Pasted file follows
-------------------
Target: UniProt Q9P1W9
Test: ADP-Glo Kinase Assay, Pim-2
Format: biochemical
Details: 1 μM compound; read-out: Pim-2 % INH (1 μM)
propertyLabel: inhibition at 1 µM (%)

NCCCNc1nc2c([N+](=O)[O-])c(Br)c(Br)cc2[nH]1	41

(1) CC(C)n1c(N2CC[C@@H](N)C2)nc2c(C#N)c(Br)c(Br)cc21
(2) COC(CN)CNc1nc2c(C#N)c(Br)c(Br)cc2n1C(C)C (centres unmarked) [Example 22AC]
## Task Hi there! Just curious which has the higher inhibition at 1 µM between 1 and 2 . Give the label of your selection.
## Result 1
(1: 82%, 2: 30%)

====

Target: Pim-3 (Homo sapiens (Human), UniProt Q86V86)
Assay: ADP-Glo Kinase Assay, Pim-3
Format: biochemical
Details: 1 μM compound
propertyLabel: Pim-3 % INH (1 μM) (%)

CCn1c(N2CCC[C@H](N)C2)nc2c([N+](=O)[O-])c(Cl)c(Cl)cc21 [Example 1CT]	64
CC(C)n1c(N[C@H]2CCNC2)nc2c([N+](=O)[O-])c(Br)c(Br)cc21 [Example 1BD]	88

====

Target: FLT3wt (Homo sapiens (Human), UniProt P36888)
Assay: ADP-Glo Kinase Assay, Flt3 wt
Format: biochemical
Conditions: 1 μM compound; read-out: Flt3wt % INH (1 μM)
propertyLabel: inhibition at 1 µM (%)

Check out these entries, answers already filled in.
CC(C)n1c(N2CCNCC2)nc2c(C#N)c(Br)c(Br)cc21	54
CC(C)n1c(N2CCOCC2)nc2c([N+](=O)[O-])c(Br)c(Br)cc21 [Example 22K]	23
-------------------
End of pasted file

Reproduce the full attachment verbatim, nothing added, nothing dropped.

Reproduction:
Target: UniProt Q9P1W9
Test: ADP-Glo Kinase Assay, Pim-2
Format: biochemical
Details: 1 μM compound; read-out: Pim-2 % INH (1 μM)
propertyLabel: inhibition at 1 µM (%)

NCCCNc1nc2c([N+](=O)[O-])c(Br)c(Br)cc2[nH]1	41

(1) CC(C)n1c(N2CC[C@@H](N)C2)nc2c(C#N)c(Br)c(Br)cc21
(2) COC(CN)CNc1nc2c(C#N)c(Br)c(Br)cc2n1C(C)C (centres unmarked) [Example 22AC]
## Task Hi there! Just curious which has the higher inhibition at 1 µM between 1 and 2 . Give the label of your selection.
## Result 1
(1: 82%, 2: 30%)

====

Target: Pim-3 (Homo sapiens (Human), UniProt Q86V86)
Assay: ADP-Glo Kinase Assay, Pim-3
Format: biochemical
Details: 1 μM compound
propertyLabel: Pim-3 % INH (1 μM) (%)

CCn1c(N2CCC[C@H](N)C2)nc2c([N+](=O)[O-])c(Cl)c(Cl)cc21 [Example 1CT]	64
CC(C)n1c(N[C@H]2CCNC2)nc2c([N+](=O)[O-])c(Br)c(Br)cc21 [Example 1BD]	88

====

Target: FLT3wt (Homo sapiens (Human), UniProt P36888)
Assay: ADP-Glo Kinase Assay, Flt3 wt
Format: biochemical
Conditions: 1 μM compound; read-out: Flt3wt % INH (1 μM)
propertyLabel: inhibition at 1 µM (%)

Check out these entries, answers already filled in.
CC(C)n1c(N2CCNCC2)nc2c(C#N)c(Br)c(Br)cc21	54
CC(C)n1c(N2CCOCC2)nc2c([N+](=O)[O-])c(Br)c(Br)cc21 [Example 22K]	23